Free book promotion analysis part 2…

If you’re just tuning in now, you should read part 1 of this 3 part series on my free book promotion. If you’ve already read it, on with the show….

After the success of my  free book promotion of Stranded with the Cyborg in April, I decided to continue it in May. To recap, these were my campaign goals:

  • Introduce the Cy-Ops Sci-fi Romance series to new readers.
  • Increase sales of the rest of the series.
  • Increase reviews for book 1.
  • Grow my newsletter subscriber base.
  • Test which newsletter ads delivered the best return on investment (ROI).

For May, I had planned to increase advertising in the free book newsletters, but that plan quickly went out the window when something unexpected happened.

Expect the unexpected

I’d submitted Stranded with the Cyborg to Book Bub for a free promotion in April and got rejected, so I had to wait until the 2nd week of May to resubmit. While I waited, I got the idea to submit Alien Mate to Book Bub as a 99 cent deal. A new release, Alien Mate only had 33 reviews. I knew it would get rejected, but I thought I’d throw it out there anyway. So I submitted it and started booking newsletter advertising for Stranded, quickly racking up expenses of $357.

Just a couple days later, I got the email: Alien Mate had been accepted for a 99-cent Book Bub deal! Son of a bitch! I couldn’t turn down a Book Bub, but it was $380. Added to what I’d already spent,  I couldn’t spend any more on advertising for Stranded. I had no choice but to make do with the ads I had booked.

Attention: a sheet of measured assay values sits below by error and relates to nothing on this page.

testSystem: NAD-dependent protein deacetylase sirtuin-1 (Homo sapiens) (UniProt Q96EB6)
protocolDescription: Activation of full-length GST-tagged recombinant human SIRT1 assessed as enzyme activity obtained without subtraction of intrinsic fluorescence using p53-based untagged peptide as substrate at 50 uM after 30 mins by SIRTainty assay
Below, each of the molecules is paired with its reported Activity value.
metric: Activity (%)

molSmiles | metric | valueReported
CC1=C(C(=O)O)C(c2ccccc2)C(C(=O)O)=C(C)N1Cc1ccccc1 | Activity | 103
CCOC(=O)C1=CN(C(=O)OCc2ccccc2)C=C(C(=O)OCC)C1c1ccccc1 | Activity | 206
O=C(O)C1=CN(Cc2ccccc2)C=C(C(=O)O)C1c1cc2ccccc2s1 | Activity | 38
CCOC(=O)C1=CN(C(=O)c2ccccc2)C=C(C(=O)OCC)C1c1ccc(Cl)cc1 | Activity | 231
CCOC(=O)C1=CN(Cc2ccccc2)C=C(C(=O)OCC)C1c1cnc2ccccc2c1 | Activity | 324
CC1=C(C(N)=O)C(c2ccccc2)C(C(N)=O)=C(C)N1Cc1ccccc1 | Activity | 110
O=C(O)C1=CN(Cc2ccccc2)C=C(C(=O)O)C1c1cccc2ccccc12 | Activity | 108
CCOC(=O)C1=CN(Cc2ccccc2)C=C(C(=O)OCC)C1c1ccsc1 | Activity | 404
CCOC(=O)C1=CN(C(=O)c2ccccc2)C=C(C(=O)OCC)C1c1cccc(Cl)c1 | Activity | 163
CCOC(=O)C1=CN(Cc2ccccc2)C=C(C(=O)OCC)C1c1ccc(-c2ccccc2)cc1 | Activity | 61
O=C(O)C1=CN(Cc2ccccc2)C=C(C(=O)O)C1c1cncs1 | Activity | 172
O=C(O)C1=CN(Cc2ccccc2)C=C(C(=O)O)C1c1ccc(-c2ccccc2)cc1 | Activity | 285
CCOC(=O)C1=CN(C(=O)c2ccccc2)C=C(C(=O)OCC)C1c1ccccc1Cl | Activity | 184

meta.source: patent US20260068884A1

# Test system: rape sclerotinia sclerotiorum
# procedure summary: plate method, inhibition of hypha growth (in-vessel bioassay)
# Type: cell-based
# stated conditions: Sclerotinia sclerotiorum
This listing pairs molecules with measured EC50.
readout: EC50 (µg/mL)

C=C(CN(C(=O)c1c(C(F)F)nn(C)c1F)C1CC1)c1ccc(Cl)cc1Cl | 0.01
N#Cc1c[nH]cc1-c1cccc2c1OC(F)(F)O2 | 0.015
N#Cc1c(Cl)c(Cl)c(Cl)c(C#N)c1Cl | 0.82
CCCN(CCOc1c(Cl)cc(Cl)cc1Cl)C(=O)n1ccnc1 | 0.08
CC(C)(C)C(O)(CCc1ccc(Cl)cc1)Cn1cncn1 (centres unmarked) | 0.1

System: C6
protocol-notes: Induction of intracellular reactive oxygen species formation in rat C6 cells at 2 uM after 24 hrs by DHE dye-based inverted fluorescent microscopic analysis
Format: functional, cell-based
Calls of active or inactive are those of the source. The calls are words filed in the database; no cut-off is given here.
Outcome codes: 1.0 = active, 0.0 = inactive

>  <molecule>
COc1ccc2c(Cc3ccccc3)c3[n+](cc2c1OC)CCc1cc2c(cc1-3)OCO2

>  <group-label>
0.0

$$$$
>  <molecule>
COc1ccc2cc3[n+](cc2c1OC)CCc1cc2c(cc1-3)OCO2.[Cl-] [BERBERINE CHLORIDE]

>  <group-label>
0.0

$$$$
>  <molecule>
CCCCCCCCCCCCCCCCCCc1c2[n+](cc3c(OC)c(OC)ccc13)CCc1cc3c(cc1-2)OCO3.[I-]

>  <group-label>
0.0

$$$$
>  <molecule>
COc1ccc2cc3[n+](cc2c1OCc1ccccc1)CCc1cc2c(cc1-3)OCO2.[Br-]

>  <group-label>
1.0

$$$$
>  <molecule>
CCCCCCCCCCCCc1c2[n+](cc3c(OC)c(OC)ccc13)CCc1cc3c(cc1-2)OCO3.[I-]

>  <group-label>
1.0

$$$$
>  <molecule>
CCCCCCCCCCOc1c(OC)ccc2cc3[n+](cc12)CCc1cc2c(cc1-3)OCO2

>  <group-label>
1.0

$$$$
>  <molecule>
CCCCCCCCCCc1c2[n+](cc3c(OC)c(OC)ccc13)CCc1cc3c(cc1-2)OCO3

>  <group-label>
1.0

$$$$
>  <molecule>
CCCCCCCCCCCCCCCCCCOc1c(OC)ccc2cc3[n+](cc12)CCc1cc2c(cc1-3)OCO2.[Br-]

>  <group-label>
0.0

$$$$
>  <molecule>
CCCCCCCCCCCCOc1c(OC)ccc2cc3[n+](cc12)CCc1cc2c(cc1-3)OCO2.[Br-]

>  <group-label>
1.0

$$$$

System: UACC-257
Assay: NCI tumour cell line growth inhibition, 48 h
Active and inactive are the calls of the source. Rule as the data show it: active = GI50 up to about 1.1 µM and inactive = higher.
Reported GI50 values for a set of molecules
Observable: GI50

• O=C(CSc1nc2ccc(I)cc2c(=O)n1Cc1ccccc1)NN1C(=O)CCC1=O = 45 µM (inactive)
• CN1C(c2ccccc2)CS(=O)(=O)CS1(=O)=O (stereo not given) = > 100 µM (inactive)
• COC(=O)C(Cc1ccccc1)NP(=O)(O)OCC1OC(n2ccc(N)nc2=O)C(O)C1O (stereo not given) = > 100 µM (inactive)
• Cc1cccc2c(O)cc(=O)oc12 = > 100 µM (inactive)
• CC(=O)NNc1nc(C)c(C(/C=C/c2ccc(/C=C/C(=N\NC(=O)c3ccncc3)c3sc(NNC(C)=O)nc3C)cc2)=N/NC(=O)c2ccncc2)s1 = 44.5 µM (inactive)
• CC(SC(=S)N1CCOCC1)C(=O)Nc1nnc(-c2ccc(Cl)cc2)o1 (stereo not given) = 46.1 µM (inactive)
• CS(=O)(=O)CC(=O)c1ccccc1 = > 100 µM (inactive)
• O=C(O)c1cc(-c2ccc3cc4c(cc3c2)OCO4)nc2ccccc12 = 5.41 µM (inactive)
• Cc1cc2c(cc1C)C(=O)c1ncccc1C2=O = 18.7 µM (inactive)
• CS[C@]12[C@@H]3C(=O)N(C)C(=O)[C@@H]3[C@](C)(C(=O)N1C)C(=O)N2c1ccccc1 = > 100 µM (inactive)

Fortunately, I had a few other things planned.

Other tactics

In addition to my newsletter ads in May, I participated in two multiple author campaigns. These were promotions that had been scheduled a couple of months earlier that dovetailed perfectly into my free promotion campaign (the stars must have been aligned). In each campaign, a group of authors got together and listed their books for free and co-marketed all the books. However, the campaigns employed two opposite strategies.

The 12-author Intergalactic Romance campaign organized by author Donna Jane McDonald used Instafreebie to distribute the freebies. Stranded garnered 1,246 downloads via Instafreebie. The benefit to using  Instafreebie is that you can  give your book away free without making it free on sales channels (that didn’t apply to me, but it’s a benefit to others) and you can get subscribers to your newsletter at the same time. I gained 157 new newsletter subscribers from that campaign.

The 8-author Summer Reads Sci-fi Romance Invasion, which I organized, avoided Instafreebie and Book Funnel and required that the books be free on Amazon. All eight books were marketed by the eight authors to their own readers and fans. There were no signups of any kind required of readers. I think readers are bombarded by too many emails, so we used “no signup required” as a sales strategy. It worked! As a group, we each averaged about 1,000 downloads. Newer books received more DLs, but even older permafree books saw a nice pick-up. I got 977 Amazon downloads and another 166 on iBooks/Kobo for a total of 1143.